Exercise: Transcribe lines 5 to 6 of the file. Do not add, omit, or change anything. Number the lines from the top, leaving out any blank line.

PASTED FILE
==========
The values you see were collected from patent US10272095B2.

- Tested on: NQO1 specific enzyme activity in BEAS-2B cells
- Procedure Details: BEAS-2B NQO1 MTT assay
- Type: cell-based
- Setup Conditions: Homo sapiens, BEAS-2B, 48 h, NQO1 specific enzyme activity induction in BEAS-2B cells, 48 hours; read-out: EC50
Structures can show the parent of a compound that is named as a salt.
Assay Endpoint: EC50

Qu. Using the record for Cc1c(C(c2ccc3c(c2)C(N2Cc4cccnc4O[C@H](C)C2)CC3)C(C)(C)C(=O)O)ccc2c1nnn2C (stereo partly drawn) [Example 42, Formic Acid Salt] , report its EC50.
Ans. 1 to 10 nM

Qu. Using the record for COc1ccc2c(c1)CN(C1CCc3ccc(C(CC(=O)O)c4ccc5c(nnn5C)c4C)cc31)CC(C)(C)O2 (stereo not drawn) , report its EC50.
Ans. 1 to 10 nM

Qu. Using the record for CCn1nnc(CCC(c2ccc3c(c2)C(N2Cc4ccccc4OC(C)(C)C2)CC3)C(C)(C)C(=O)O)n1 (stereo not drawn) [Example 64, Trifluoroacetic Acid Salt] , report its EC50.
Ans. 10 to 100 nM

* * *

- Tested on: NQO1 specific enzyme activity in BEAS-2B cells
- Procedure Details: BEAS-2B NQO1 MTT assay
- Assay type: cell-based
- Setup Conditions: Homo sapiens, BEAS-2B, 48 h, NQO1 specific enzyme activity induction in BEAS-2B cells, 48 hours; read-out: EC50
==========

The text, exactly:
- Setup Conditions: Homo sapiens, BEAS-2B, 48 h, NQO1 specific enzyme activity induction in BEAS-2B cells, 48 hours; read-out: EC50
Structures can show the parent of a compound that is named as a salt.